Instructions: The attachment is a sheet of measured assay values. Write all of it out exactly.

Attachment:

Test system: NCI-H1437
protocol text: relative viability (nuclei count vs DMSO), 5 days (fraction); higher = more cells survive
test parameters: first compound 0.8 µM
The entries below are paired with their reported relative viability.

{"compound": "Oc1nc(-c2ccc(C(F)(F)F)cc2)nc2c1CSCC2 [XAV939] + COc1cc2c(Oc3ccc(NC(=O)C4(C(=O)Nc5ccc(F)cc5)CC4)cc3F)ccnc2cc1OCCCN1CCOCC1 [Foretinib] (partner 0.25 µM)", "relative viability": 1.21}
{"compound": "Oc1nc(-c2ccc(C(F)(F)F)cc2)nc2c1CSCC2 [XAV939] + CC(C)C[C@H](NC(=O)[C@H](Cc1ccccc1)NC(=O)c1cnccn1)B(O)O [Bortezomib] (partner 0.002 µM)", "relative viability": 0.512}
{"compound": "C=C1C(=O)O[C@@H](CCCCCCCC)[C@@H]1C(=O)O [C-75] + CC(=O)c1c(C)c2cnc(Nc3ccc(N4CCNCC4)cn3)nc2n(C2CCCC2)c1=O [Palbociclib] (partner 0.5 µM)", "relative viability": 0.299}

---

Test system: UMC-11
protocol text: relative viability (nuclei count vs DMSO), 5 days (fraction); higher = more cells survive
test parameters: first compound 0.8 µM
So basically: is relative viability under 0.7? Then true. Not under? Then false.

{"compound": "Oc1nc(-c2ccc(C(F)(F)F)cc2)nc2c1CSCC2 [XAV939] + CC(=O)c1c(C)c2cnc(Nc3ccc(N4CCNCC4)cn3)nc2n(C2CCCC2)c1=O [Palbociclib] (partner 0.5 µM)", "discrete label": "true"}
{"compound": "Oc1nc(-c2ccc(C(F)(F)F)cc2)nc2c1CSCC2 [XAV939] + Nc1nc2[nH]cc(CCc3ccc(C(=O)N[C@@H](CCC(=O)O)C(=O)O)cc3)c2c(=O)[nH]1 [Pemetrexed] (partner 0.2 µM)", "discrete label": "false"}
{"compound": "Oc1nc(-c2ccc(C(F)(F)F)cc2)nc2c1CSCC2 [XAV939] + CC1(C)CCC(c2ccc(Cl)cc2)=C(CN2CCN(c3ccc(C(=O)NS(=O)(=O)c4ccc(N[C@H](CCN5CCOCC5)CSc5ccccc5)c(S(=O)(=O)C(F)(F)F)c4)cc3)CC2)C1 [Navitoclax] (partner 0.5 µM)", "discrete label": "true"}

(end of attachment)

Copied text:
Test system: NCI-H1437
protocol text: relative viability (nuclei count vs DMSO), 5 days (fraction); higher = more cells survive
test parameters: first compound 0.8 µM
The entries below are paired with their reported relative viability.

{"compound": "Oc1nc(-c2ccc(C(F)(F)F)cc2)nc2c1CSCC2 [XAV939] + COc1cc2c(Oc3ccc(NC(=O)C4(C(=O)Nc5ccc(F)cc5)CC4)cc3F)ccnc2cc1OCCCN1CCOCC1 [Foretinib] (partner 0.25 µM)", "relative viability": 1.21}
{"compound": "Oc1nc(-c2ccc(C(F)(F)F)cc2)nc2c1CSCC2 [XAV939] + CC(C)C[C@H](NC(=O)[C@H](Cc1ccccc1)NC(=O)c1cnccn1)B(O)O [Bortezomib] (partner 0.002 µM)", "relative viability": 0.512}
{"compound": "C=C1C(=O)O[C@@H](CCCCCCCC)[C@@H]1C(=O)O [C-75] + CC(=O)c1c(C)c2cnc(Nc3ccc(N4CCNCC4)cn3)nc2n(C2CCCC2)c1=O [Palbociclib] (partner 0.5 µM)", "relative viability": 0.299}

---

Test system: UMC-11
protocol text: relative viability (nuclei count vs DMSO), 5 days (fraction); higher = more cells survive
test parameters: first compound 0.8 µM
So basically: is relative viability under 0.7? Then true. Not under? Then false.

{"compound": "Oc1nc(-c2ccc(C(F)(F)F)cc2)nc2c1CSCC2 [XAV939] + CC(=O)c1c(C)c2cnc(Nc3ccc(N4CCNCC4)cn3)nc2n(C2CCCC2)c1=O [Palbociclib] (partner 0.5 µM)", "discrete label": "true"}
{"compound": "Oc1nc(-c2ccc(C(F)(F)F)cc2)nc2c1CSCC2 [XAV939] + Nc1nc2[nH]cc(CCc3ccc(C(=O)N[C@@H](CCC(=O)O)C(=O)O)cc3)c2c(=O)[nH]1 [Pemetrexed] (partner 0.2 µM)", "discrete label": "false"}
{"compound": "Oc1nc(-c2ccc(C(F)(F)F)cc2)nc2c1CSCC2 [XAV939] + CC1(C)CCC(c2ccc(Cl)cc2)=C(CN2CCN(c3ccc(C(=O)NS(=O)(=O)c4ccc(N[C@H](CCN5CCOCC5)CSc5ccccc5)c(S(=O)(=O)C(F)(F)F)c4)cc3)CC2)C1 [Navitoclax] (partner 0.5 µM)", "discrete label": "true"}